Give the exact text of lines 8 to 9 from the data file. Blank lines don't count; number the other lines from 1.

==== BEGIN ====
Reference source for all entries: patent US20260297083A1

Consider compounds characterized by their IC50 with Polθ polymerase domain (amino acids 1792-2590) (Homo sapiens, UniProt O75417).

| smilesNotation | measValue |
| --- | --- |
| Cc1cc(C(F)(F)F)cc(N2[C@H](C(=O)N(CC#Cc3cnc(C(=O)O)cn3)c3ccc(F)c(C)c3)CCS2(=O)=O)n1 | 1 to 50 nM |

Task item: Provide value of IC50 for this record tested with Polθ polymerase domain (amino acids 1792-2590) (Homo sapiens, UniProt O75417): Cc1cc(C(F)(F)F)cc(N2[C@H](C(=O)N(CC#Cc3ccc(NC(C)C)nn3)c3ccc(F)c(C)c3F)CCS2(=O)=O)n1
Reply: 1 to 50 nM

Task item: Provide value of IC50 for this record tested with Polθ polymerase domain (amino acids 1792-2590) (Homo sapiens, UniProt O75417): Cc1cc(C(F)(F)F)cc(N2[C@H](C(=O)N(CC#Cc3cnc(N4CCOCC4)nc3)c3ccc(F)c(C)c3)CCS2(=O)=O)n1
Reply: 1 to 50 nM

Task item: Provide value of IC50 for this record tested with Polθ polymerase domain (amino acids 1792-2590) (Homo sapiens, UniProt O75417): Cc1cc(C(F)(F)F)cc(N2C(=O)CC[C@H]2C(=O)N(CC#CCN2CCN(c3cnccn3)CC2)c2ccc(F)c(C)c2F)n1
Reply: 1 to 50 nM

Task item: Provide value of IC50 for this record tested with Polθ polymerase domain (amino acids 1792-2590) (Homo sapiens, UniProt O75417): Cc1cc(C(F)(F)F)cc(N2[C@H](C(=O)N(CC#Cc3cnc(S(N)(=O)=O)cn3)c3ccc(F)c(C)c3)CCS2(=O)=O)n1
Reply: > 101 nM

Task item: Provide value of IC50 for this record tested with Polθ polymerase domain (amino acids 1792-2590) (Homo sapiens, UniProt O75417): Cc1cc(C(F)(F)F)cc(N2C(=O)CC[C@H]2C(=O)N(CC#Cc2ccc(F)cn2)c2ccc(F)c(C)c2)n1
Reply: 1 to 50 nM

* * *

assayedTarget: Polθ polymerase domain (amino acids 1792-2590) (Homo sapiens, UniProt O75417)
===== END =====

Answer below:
Task item: Provide value of IC50 for this record tested with Polθ polymerase domain (amino acids 1792-2590) (Homo sapiens, UniProt O75417): Cc1cc(C(F)(F)F)cc(N2[C@H](C(=O)N(CC#Cc3cnc(N4CCOCC4)nc3)c3ccc(F)c(C)c3)CCS2(=O)=O)n1
Reply: 1 to 50 nM